Italian-Canadian Heritage Presented in Plays and Playwrights
Acting (in) Calabrian, A Lecture by Anna Miglarisi
Miranda Mirabelli ARTS EDITOR
Photo: Miranda Mirabelli / THE MIKE.
On October 19, 2017, Professor Anna Miglarisi hosted her second of three lectures based on Italian-Canadian plays and playwrights. Her lecture titled Acting (in) Calabrian took place in the main Italian Department building, Carr Hall, in room 406. She is and expresses her history as an Italian-Canadian, specifically from Calabria, Italy. Professor Miglarisi is a producer, director, writer, private coach, and most importantly, she is a teacher. Professor Anna Miglarisi obtained an undergraduate degree from the School of Dramatic Art at the University of Windsor as well as earned a Masters and a PhD with distinction from the University of Toronto. Miglarisi is a very well published scholar in literature and is known to be a respected woman within the theater community. A valued director and prized teacher, Professor Anna Miglarisi directed Henrik Ibsen’s A Doll House, Luigi Piradello’s Six Characters Looking for an Author, Sophie Treadwell’s Machinal and many other modern classics for the Acadia Theatre Company.
Professor Anna Miglarisi teaches one of the many Italian courses U of T offers, called Italian-Canadian Plays and Playwrights. In this class, she teaches the importance of the what and how within a play, as well as central themes and importance of Italian heritage within the plays that are required. Professor Anna Miglarisi is very proud and honoured to have collaborated as an actor, producer and dramaturge for more than 30 years with award-winning actor and playwright Tony Nardi on very historically significant productions, including A Modo Suo (A Fable) and Two Letters…And Counting! Her lecture on October 19 focused specifically on his play A Modo Suo (A Fable), a 1990 production written and presented entirely in Calabrian.
Anna Miglarisi and Tony Nardi had first met in 1982 when he had offered Miglarisi a small part in a play. Due to both actors being born in Calabria, Italy, they befriended each other instantly and had worked together on many projects. Maglarisi and Nardi were taught that speaking the dialect of Calabria was seen as shameful, and it was known that it was better to just not say anything at all in their native tongue. After realizing there is nothing to be ashamed of, both actors accepted their roots and put on a show. A Modo Suo (A Fable) was seen as uplifting due to it being presented solely in Calabrian because this was a language many saw as appalling. The play gave the audience a sense of community due to the fact that the language in the play was something people did not feel comfortable speaking.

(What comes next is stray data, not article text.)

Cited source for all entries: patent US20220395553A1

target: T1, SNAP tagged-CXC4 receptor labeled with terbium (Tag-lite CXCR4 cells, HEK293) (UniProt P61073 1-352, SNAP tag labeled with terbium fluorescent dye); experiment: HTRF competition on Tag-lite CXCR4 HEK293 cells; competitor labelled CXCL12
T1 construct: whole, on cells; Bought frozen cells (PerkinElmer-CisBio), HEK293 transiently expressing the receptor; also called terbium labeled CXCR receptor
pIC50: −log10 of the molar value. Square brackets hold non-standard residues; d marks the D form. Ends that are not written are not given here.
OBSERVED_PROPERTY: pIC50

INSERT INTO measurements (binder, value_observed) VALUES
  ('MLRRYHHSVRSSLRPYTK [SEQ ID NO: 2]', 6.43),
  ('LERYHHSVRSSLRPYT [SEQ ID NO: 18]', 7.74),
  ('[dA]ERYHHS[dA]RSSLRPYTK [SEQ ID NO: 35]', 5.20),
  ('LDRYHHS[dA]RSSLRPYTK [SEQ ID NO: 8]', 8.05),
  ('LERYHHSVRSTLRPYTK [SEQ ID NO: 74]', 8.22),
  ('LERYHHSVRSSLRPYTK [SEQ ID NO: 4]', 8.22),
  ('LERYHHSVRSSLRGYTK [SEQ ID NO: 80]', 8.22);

The Italian-Canadian Plays and Playwrights class also speaks of Tony Nardi’s classic play, Two Letters… And Counting! published in 2007. This outspoken theatrical monologue is composed of three separate letters, containing some actors struggles with cultural stereotypes in Canadian theatre as well as the challenges and fallacies by present day theatre critics and directors. The piece takes the audience through the struggle of Italian-Canadian actors and the stereotypes that come along with them, including family and immigration struggles. Nardi makes it very clear that this is not all that it means to be Italian, although it does play a big part, it does not define the Italian community.
In the series of three lectures, Professor Anna Miglarisi speaks about the history of Italian plays and where they had come from as well as their significance to the Italian-Canadian community. She shows she is very well known in the theatre community with her contacts and knowledge concerning the struggles of Italian-Canadian actors and their playwrights.